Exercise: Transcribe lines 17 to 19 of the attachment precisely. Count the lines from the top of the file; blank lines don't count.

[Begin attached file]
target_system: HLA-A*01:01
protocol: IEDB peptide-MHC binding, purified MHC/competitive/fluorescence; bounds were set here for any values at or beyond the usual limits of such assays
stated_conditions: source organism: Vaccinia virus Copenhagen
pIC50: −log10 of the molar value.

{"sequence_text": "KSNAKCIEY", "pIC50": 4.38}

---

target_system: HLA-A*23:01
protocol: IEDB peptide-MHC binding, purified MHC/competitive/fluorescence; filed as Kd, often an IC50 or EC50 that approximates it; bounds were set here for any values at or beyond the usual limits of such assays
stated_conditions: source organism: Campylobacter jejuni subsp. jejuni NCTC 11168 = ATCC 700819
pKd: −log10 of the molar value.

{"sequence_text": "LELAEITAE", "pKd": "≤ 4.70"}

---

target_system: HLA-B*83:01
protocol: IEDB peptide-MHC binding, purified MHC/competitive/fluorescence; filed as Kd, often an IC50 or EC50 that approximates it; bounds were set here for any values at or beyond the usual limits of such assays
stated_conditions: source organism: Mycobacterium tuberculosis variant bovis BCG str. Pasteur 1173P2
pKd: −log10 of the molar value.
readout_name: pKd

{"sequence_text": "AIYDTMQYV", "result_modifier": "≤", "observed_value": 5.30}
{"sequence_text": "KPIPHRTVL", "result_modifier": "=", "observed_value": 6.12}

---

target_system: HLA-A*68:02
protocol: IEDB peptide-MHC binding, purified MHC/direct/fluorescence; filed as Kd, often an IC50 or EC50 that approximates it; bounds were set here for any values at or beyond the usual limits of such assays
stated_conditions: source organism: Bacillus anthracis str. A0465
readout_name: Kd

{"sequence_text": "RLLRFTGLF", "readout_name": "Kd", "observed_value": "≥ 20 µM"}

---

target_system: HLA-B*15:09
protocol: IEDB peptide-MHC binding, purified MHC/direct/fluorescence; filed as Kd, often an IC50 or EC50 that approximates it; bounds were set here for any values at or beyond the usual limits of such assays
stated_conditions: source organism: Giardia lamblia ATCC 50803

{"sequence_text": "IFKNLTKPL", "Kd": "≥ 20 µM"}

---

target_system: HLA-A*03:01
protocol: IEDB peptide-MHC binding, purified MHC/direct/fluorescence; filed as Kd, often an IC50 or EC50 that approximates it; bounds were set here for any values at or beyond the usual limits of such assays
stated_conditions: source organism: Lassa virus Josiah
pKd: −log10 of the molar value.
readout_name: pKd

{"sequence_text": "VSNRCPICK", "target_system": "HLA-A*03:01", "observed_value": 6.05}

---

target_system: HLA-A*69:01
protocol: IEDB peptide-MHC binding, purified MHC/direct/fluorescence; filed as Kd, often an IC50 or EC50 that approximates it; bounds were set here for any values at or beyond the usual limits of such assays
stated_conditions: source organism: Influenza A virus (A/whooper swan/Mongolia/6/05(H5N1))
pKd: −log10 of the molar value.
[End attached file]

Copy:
readout_name: pKd

{"sequence_text": "AIYDTMQYV", "result_modifier": "≤", "observed_value": 5.30}
{"sequence_text": "KPIPHRTVL", "result_modifier": "=", "observed_value": 6.12}